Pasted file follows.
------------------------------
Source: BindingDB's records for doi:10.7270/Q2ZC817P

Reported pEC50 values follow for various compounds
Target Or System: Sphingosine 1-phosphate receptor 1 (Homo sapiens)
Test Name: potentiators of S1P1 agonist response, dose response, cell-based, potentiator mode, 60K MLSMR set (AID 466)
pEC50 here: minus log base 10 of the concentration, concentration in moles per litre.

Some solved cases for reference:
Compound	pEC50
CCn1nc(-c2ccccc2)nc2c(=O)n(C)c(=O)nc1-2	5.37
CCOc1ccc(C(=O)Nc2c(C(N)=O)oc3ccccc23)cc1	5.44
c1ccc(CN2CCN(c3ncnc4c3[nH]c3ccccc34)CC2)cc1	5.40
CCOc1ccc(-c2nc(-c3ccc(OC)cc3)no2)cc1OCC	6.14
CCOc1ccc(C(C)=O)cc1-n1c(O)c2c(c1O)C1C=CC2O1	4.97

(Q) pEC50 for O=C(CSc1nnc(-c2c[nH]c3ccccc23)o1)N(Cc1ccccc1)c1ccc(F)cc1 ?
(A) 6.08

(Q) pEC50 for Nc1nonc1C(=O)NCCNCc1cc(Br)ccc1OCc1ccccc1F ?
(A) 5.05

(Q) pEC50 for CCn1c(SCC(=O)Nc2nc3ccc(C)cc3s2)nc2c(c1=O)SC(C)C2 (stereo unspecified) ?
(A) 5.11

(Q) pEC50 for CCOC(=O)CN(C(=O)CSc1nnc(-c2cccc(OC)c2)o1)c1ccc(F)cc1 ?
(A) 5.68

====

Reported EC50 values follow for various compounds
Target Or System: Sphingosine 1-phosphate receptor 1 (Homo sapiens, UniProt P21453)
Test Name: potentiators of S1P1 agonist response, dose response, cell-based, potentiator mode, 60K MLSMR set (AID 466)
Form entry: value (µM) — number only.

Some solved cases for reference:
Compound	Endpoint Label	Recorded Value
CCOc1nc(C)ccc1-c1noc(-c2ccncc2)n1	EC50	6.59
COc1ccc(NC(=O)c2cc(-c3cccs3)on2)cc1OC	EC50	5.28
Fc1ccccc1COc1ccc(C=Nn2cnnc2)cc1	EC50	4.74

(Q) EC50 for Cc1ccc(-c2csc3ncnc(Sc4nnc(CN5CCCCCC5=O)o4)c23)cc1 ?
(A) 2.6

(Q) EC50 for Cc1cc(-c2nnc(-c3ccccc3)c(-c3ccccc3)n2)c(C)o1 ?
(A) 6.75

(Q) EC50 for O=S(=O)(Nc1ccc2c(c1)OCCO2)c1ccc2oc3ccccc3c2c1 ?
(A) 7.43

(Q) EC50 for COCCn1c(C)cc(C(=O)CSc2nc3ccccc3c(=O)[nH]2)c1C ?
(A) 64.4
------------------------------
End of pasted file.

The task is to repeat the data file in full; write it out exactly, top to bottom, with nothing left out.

Source: BindingDB's records for doi:10.7270/Q2ZC817P

Reported pEC50 values follow for various compounds
Target Or System: Sphingosine 1-phosphate receptor 1 (Homo sapiens)
Test Name: potentiators of S1P1 agonist response, dose response, cell-based, potentiator mode, 60K MLSMR set (AID 466)
pEC50 here: minus log base 10 of the concentration, concentration in moles per litre.

Some solved cases for reference:
Compound	pEC50
CCn1nc(-c2ccccc2)nc2c(=O)n(C)c(=O)nc1-2	5.37
CCOc1ccc(C(=O)Nc2c(C(N)=O)oc3ccccc23)cc1	5.44
c1ccc(CN2CCN(c3ncnc4c3[nH]c3ccccc34)CC2)cc1	5.40
CCOc1ccc(-c2nc(-c3ccc(OC)cc3)no2)cc1OCC	6.14
CCOc1ccc(C(C)=O)cc1-n1c(O)c2c(c1O)C1C=CC2O1	4.97

(Q) pEC50 for O=C(CSc1nnc(-c2c[nH]c3ccccc23)o1)N(Cc1ccccc1)c1ccc(F)cc1 ?
(A) 6.08

(Q) pEC50 for Nc1nonc1C(=O)NCCNCc1cc(Br)ccc1OCc1ccccc1F ?
(A) 5.05

(Q) pEC50 for CCn1c(SCC(=O)Nc2nc3ccc(C)cc3s2)nc2c(c1=O)SC(C)C2 (stereo unspecified) ?
(A) 5.11

(Q) pEC50 for CCOC(=O)CN(C(=O)CSc1nnc(-c2cccc(OC)c2)o1)c1ccc(F)cc1 ?
(A) 5.68

====

Reported EC50 values follow for various compounds
Target Or System: Sphingosine 1-phosphate receptor 1 (Homo sapiens, UniProt P21453)
Test Name: potentiators of S1P1 agonist response, dose response, cell-based, potentiator mode, 60K MLSMR set (AID 466)
Form entry: value (µM) — number only.

Some solved cases for reference:
Compound	Endpoint Label	Recorded Value
CCOc1nc(C)ccc1-c1noc(-c2ccncc2)n1	EC50	6.59
COc1ccc(NC(=O)c2cc(-c3cccs3)on2)cc1OC	EC50	5.28
Fc1ccccc1COc1ccc(C=Nn2cnnc2)cc1	EC50	4.74

(Q) EC50 for Cc1ccc(-c2csc3ncnc(Sc4nnc(CN5CCCCCC5=O)o4)c23)cc1 ?
(A) 2.6

(Q) EC50 for Cc1cc(-c2nnc(-c3ccccc3)c(-c3ccccc3)n2)c(C)o1 ?
(A) 6.75

(Q) EC50 for O=S(=O)(Nc1ccc2c(c1)OCCO2)c1ccc2oc3ccccc3c2c1 ?
(A) 7.43

(Q) EC50 for COCCn1c(C)cc(C(=O)CSc2nc3ccccc3c(=O)[nH]2)c1C ?
(A) 64.4